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Possible charges for parents of vandals may be coming, police silent on use of rubber bullets/tear gas

Jack Arthur

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PHOTO: Nicole Elisei/Twitter

Police are contemplating pursuing legal action against the parents of young protesters that allegedly vandalised public property while attending the recent pro-democracy protests in Bangkok. The police kept silent on their use of rubber bullets and tear gas.

Piya Tavichai, the Metropolitan Police Deputy Commissioner, announced at a press briefing today that multiple suspected vandals are teenagers that have been arrested for similar offences in the past. Thus, the police are now mulling whether to file criminal charges against the suspected vandals’ parents as the police see it as a failure on the parents part by not “restraining their children”. This “failure” is in accordance with the “child protection law”.

13 protesters are currently in police custody after the turbulent protest at the Din Daeng intersection/Victory Monument.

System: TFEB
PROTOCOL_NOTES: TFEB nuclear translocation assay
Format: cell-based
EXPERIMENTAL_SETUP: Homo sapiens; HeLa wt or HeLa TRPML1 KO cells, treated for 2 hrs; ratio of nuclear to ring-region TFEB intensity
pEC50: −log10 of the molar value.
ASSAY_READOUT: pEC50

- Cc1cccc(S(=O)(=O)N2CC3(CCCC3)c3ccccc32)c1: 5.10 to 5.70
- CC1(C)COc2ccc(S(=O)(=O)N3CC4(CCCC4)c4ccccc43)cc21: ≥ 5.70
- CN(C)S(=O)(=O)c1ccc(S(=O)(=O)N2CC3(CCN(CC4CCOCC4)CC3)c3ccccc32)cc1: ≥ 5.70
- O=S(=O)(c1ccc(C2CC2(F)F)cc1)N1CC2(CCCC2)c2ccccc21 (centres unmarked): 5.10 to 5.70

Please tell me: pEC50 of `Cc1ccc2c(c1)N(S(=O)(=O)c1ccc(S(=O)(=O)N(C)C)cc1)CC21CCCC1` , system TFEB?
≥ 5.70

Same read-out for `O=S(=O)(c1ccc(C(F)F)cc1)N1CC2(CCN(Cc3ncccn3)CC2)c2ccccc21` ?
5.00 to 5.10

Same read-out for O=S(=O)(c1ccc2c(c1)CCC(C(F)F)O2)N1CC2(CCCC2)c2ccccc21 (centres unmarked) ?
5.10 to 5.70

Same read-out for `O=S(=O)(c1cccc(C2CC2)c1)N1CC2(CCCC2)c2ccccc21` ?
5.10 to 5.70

Piya did not comment on the continual use of tear gas and rubber bullets. However, these “non-lethal” crowd control measures are far from innocuous irritations. Tear gas, a chemical irritant can kill tissue in the airway and digestive system, fill the lungs with excess fluid, and can cause internal bleeding. Rubber bullets can lead to fractures and internal organ damage that can lead to permanent injury or death.

The police did not comment if they were also looking for the people who littered shell casings.

Shell casing

PHOTO: May Wong/Twitter

Amnesty International has previously condemned Thailand’s “crowd control measures”, calling the methods “illegal, unnecessary and disproportionate, in violation of international human rights law and standards”. Further, AI says innocent bystanders have also been hurt when such “methods” have been used, but the bystanders have also suffered when they were beaten.

In the past, Bangkok police have denied using tear gas on crowds. Yesterday, a lawsuit from the press that sought to prevent police from using rubber bullets was rejected. The courts had immediately dismissed the charges against individual officers because they are protected under a “qualified immunity style law” and shot down an injunction against police using ‘force” in protests.

There has been no recent news on whether the police have apprehended the individual or individuals that defaced the Royal Thai Police Office sign.

SOURCE: Thai PBS National Geographic

 

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Jack is from the USA, has a B.A. in English, and writes on a variety of topics. He lives in Thailand.

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